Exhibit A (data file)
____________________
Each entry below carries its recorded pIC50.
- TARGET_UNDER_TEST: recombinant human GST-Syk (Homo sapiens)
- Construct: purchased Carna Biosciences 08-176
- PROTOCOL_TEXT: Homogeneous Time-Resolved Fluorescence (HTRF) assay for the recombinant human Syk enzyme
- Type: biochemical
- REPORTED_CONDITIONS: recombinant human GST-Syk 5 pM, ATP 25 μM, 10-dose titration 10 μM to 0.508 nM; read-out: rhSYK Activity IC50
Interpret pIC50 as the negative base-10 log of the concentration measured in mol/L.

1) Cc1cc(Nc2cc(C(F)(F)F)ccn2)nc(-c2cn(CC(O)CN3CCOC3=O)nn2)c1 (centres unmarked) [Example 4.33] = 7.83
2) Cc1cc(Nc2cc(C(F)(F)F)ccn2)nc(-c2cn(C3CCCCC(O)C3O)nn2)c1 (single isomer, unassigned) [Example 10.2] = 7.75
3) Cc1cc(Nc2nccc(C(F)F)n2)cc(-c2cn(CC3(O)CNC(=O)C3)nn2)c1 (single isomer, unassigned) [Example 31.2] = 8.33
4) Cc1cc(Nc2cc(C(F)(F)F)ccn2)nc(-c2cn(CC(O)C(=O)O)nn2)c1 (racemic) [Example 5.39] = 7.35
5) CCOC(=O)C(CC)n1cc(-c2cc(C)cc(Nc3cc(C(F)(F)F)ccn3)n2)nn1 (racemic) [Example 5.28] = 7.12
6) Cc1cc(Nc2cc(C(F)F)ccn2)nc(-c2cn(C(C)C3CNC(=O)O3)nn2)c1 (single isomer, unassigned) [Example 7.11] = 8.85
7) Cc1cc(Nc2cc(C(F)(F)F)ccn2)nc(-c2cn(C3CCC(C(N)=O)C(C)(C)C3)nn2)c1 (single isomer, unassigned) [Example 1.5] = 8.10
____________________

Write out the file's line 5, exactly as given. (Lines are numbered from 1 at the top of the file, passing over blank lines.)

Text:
- Type: biochemical